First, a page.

Speculation: Obsidian's Next RPG May Be a Planescape Kickstarter Project
In other news, Kickstarter is officially too mainstream.
I could also have phrased the above headline as "Is Obsidian's Next RPG a Planescape: Torment Sequel?" thereby sounding catchier while simultaneously absolving myself of any journalistic obligation to factual reporting. But screw it, it is speculation at this point, although Eurogamer's Robert Purchese has built up a considerable case for why an Obsidian-led Planescape: Torment Kickstarter might soon be a thing.
Here are the facts, ma'am:
- Obsidian recently registered as a company on Kickstarter but has yet to post any projects on the account.
- Obsidian's blurb on Kickstarter mentions the company's Black Isle legacy, listing off Planescape: Torment, Baldur's Gate and Icewind Dale, and suggests they will be using the Kickstarter account to get fans' help to "bring them back."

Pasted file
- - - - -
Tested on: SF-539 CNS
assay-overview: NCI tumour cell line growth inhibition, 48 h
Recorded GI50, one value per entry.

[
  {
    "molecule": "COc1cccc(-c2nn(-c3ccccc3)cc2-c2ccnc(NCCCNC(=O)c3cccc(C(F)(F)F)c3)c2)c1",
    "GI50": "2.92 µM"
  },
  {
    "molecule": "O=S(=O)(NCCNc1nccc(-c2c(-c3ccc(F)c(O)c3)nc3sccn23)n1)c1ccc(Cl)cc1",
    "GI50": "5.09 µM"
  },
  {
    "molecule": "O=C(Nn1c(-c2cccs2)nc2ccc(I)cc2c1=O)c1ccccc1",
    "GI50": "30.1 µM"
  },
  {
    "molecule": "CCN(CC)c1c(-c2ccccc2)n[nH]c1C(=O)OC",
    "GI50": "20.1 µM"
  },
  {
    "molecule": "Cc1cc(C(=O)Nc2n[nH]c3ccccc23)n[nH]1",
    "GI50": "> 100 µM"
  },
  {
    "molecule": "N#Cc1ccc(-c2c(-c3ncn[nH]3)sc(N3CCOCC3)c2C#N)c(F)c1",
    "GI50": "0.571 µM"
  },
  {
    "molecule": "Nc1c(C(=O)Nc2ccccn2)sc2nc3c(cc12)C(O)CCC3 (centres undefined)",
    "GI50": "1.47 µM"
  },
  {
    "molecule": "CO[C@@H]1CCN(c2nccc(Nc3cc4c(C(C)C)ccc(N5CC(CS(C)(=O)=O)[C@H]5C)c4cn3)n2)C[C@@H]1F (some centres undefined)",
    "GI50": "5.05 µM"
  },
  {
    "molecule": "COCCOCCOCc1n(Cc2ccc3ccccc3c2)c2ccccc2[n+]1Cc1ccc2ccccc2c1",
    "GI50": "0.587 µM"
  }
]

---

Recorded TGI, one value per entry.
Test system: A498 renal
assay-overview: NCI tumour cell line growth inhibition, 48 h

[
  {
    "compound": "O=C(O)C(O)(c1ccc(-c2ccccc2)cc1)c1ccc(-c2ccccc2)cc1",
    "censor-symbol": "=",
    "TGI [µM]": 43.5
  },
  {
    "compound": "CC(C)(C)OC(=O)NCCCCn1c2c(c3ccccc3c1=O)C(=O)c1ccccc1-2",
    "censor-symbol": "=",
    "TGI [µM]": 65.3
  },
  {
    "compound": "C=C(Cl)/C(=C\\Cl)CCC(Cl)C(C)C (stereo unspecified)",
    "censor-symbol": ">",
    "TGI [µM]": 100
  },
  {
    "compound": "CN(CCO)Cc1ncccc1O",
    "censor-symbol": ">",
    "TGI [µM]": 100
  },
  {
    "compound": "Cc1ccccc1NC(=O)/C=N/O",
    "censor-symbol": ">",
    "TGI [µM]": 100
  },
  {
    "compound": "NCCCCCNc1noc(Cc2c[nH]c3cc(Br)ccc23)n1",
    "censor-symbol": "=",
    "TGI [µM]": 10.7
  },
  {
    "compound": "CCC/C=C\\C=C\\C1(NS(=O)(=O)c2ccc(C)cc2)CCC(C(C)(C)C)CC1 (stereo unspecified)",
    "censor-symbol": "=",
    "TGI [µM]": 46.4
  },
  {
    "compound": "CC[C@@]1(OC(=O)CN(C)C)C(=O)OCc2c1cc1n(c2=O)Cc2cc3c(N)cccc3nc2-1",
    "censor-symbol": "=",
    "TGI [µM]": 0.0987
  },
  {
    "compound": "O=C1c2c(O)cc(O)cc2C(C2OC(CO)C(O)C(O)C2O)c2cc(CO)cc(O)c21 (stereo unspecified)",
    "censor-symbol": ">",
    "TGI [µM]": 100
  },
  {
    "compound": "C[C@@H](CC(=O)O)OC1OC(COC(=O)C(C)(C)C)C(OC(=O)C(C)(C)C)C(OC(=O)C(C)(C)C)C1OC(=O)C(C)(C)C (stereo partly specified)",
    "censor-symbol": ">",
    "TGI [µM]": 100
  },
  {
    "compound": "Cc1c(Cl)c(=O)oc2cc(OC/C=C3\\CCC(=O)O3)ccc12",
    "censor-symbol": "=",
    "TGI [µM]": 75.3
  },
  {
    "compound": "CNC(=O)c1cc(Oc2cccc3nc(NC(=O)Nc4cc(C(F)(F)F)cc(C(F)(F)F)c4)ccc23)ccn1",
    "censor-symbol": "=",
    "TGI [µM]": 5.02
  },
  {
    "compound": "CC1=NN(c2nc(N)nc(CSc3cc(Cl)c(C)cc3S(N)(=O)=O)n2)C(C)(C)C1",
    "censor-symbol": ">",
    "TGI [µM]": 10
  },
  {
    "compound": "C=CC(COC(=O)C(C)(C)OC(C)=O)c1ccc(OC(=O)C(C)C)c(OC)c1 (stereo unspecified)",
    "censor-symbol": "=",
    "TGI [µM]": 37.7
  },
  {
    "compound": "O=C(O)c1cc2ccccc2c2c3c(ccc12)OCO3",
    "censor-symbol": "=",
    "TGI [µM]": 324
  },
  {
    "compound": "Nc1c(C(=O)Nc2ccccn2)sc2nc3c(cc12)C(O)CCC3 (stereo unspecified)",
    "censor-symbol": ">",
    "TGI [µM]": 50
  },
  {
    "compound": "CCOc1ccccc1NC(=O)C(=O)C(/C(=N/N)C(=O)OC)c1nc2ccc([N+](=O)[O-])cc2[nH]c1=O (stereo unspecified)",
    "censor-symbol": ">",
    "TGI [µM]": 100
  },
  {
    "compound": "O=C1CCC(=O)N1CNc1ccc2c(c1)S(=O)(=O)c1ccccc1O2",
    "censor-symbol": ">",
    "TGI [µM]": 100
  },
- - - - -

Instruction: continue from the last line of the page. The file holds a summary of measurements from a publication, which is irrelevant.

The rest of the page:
- Obsidian dev and Planescape lead designer Chris Avellone has expressed a great deal of interest in a Planescape: Torment comeback, on Eurogamer and elsewhere.
- Beamdog/Overhaul have expressed interest in doing HD remakes for Planescape: Torment and Icewind Dale.
- Planescape being a Wizards of the Coast/Hasbro license, it could potentially be a licensing nightmare to do a direct sequel, hence why "spiritual successor" seems more likely.
- They've been teasing us like whoa.
So, on the whole, a Planescape: Torment revival is looking pretty likely, but let's not get ahead of ourselves, lest we wind up with another disappointment on the scale of a Baldur's Gate "Definitive Edition." We'll know for sure one way or another by this time tomorrow. If it is a Planescape: Torment sequel, spiritual successor or otherwise, you will know by the spontaneous game critic Mardi Gras happening in the streets.
All of this, of course, ignores the point that Kickstarter was intended for indies, not major studios who wish to use the service as an elaborate preorder scheme. But I am not the first one to point that out.
At any rate, cheers for your investigative work, Eurogamer.